10th Dec 2023


If Spanish economy is doing well, why is Sanchez poised to lose?

  • Spanish prime minister Pedro Sanchez has called a snap election for 23 July (Photo: European Union)
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Outside observers may struggle to understand why although good economic news keeps rolling in, Spaniards seem to be unhappy with Pedro Sanchez, the socialist prime minister.

GDP growth is higher than the eurozone average; inflation is one of the lowest in the bloc, which has limited the hit of the war to businesses and consumers; and employment is at a record high. Even youth unemployment, traditionally the biggest headache for policymakers, seems to be falling.

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To understand why the economy is doing so well, look to its tourism sector. With goods prices at record-high levels everywhere in Europe, consumers have decided to spend less on TVs and cars, and splurge on trips to sunny Spain. As a result, the sector is 30 percent larger than before the pandemic, and tourist spending in real terms is at an all-time high (23 higher higher than the previous record in 2019).

With such rosy economic news, people may rightly be wondering why Spaniards seem to be unhappy with the government. The socialists performed poorly in the latest regional election, and recent polls expect a right-wing government to put in place following the upcoming snap election on 23 July.

A scene from the Monty Python film Life of Brian inevitably comes to mind. "Apart from the aqueducts, law and order, games etc, what have the Romans done for us?". Apart from lowering inflation; boosting the minimum wage; reforming the labour market to crack down on temporary contracts; calming Catalan separatism; disbursing EU funds etc. what have the socialists done for us?

Look closer, however, and there may be some good reasons for this apprehension.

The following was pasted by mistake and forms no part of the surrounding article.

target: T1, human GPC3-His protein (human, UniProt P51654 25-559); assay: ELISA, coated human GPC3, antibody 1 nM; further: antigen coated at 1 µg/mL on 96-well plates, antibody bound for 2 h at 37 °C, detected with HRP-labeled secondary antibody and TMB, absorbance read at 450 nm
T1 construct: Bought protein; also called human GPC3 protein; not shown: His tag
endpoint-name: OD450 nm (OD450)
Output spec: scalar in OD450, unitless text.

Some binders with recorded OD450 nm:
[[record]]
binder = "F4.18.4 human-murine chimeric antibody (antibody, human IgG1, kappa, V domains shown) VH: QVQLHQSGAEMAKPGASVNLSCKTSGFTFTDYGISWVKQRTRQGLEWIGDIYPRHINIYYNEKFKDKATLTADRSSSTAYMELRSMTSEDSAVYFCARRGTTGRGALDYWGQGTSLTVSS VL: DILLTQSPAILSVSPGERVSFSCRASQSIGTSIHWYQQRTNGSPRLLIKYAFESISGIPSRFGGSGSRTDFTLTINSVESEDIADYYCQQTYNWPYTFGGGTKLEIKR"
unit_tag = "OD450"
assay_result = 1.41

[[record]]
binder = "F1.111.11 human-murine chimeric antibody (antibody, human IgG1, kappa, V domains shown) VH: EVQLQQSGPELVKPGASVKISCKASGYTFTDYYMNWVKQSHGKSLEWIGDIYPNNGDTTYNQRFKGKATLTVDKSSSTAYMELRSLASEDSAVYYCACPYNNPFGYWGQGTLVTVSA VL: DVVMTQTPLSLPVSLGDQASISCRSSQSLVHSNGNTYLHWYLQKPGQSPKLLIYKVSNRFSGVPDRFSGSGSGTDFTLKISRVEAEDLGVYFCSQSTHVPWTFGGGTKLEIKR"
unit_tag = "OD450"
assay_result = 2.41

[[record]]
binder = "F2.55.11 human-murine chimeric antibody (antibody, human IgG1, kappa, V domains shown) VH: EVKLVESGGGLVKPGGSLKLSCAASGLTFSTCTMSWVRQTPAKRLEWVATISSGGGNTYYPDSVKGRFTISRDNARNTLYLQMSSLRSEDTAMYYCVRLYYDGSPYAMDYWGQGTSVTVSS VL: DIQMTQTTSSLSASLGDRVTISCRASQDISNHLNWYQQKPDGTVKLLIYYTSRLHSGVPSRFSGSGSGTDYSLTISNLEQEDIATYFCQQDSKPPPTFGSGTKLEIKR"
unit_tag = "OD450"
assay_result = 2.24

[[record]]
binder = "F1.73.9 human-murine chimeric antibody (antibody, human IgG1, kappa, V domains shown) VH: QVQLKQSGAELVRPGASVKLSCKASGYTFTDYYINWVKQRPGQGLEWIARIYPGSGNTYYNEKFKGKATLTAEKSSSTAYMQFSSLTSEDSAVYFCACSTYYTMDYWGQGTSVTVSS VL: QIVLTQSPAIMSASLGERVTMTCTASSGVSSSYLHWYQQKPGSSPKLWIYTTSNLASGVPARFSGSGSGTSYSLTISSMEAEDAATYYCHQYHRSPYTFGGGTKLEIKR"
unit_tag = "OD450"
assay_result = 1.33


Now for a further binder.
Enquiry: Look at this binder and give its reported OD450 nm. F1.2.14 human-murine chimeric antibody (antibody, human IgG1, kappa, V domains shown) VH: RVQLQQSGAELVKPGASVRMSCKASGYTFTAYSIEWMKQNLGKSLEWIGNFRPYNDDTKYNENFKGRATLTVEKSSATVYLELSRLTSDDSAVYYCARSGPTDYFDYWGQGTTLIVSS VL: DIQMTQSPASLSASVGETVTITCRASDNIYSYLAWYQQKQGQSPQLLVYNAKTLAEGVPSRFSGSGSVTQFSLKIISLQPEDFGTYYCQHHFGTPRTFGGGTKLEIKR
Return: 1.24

First of all, the economy may not be doing as well as the shiny headline figures suggest.

Private consumption plummeted for the second consecutive quarter during the first quarter, and household purchasing power has fallen too.

This suggests that growth is being concentrated on a single sector (tourism), but that not everyone is feeling the boom. Moreover, the rise in interest rates has only partially passed through to the financial costs borne by indebted households and companies, meaning that internal demand could fall further, and consumers could be warily waiting for a squeeze in credit conditions.

A second reason why Sanchez may be struggling to capitalise on the good economic news is that his party is putting the spotlight on marketing itself as an antidote to the far-right, arguing that the centre-right Popular Party will form an alliance with the far-right Vox to get into power.

Yet with an alliance of far-left and separatist parties on his side, who have pressured him to push through a series of radical reforms on the housing market, and transgender laws, it makes his argument seem feeble. He should not be the one to lecture on radicalism.

It has become apparent that the rightwing parties will run a campaign based on depicting the prime minister as a radical lefty who wants to make Catalonia independent and bring Basque terrorists into government.

Instead of fighting back, it would be better for Sanchez to stick to highlighting his economic achievements during his past three plus years in power. He has plenty to show.

Author bio

Carla Subirana is an economist who has worked as a policy analyst for the Bank of England and Europe research analyst for Economist Intelligence.


The views expressed in this opinion piece are the author's, not those of EUobserver.

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